We also have higher tiers available. Whatever your budget, you can help create Bunny Trails week after week to continue this educational artform. 

We are bunnytrailspod on Patreon. That’s

Modern Uses

We are now going to learn about a very special chicken. His name was Mike and people called him magical. But this is a different kind of Magic Mike. Mike’s head was cut off in 1945, but he remained alive and moving about apparently for months. 

You can read more of the story in the BBC article, The chicken that lived for 18 months without a head, a good amount of info is available including what actually happens when a chicken loses its head. 

A Chicken with Its Head Cut Off by The Magnetic Fields, released in 1999


[Verse 1]

Eligible, not too stupid

Intelligible and cute as Cupid

Knowledgeable, but not always right

Salvageable and free for the night


Well, my heart's running 'round like a chicken with its head cut off

All around the barnyard falling in and out of love

The poor thing's blind as a bat

Getting up, falling down, getting up

Who'd fall in love with a chicken with its head cut off?

Whoa, Nellie

-End quote 

On Twitter


Wrap Up

This phrase made me feel a little too seen. I don’t think I like it. But really, we all get a little worked up or frantic at times. This idiom is a good reminder to slow down and take a breath. There are very few situations that will benefit from rushing. I can’t actually think of one. This is one of those things I need to practice. Desperately. Stop the procrastinating… or at least reduce it… so I can reduce the rushing. It’s a solid plan.  



That’s about all the time we have for today. If you have any thoughts on the show, or pop culture references we should have included, reach out to us on social media where we are @bunnytrailspod, or comment on our website - Of course, the best way to make sure we see your comment is to post it on the Patreon page! That’s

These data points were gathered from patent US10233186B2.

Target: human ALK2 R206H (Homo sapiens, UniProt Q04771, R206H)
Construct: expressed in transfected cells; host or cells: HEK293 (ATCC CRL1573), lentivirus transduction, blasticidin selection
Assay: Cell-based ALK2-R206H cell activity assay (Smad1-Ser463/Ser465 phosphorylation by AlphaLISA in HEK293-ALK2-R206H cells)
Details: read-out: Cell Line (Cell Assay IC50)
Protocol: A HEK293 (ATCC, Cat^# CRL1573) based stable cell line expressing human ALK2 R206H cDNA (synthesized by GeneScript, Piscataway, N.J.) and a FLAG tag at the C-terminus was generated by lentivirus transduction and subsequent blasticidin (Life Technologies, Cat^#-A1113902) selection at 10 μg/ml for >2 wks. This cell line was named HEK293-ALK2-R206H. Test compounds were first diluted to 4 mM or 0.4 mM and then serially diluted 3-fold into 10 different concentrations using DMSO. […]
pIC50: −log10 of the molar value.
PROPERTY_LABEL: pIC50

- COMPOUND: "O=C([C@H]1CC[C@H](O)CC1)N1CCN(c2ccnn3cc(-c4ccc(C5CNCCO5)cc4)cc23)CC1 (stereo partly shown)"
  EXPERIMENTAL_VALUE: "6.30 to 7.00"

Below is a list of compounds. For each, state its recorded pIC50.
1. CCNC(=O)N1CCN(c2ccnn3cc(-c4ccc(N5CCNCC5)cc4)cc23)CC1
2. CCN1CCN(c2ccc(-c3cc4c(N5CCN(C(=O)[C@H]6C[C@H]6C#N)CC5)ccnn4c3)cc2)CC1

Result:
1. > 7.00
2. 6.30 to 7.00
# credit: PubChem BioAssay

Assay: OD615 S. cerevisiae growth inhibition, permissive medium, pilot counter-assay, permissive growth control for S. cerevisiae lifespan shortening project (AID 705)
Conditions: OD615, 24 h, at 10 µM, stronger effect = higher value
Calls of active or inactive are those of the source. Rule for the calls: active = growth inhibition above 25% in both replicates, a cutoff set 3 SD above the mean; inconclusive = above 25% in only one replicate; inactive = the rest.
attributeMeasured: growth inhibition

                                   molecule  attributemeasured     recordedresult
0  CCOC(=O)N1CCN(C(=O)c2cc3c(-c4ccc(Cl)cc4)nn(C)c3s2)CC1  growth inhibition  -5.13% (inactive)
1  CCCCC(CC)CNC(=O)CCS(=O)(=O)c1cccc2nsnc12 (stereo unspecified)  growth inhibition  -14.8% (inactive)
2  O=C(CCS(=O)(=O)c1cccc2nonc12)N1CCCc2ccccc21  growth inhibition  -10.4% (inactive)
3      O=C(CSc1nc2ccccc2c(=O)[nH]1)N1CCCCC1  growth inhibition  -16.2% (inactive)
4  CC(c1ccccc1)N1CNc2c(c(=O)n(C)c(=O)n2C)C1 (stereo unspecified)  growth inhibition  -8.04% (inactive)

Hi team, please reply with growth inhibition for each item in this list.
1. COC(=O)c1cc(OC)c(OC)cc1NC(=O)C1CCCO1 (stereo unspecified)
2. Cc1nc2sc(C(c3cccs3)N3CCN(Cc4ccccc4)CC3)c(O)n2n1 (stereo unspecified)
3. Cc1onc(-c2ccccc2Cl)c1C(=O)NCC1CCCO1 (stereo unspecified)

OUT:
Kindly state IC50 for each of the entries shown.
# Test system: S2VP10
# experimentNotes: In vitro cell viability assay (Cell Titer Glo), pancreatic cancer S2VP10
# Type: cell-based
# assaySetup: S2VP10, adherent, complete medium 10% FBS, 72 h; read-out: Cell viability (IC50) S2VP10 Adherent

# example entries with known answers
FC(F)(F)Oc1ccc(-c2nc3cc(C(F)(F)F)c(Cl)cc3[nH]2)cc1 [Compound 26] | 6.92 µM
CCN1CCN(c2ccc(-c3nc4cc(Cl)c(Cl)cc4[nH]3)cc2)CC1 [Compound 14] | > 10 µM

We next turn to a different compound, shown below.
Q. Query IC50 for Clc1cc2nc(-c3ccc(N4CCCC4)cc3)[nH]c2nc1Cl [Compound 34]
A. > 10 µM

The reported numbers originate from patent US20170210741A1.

Poll time! 

In a recent poll, we asked Patrons the question: If you could time travel, which way would you go and how far?

50% said they would “Travel backward more than 100 years”

25% said Travel forward, but less than 100 years

And 25% said Travel forward more than 100 years

No one seemed interested in traveling backwards but only 100 years. I guess that seemed like a wasted opportunity. Though I could see the benefit to going back 20 or 30 years and spending more time with loved ones who’ve since died. But even that would be a bittersweet cause you can’t do it forever. .


If this is strictly in my imagination, I’d travel to any time and have a blast. However, if truly given the opportunity, I’d say thanks, but no thanks. I’m good here and now. My adventurous nature extends only far enough to make me wish it were possible, but not enough to have me actually choose to be the one to go... unless we’ve also found the cure to a lot of diseases and such that I can have on board. And then, maybe… 


Yes, fair point. Given my respiratory issues, I’d be dead if it weren’t for modern medicine. 

This seemed to get a bit deeper than our whimsical nature usually takes us. Which I suppose happens sometimes. But if you want to join our polls, head over to where Patrons at all levels can participate in our weekly silly polls that mean absolutely nothing and aren’t even scientifically valid. But they are fun to talk about in the thread!


Thanks for joining us. We’ll talk to you again next week. And until then remember... 


Words belong to their users.

No comments:

Post a Comment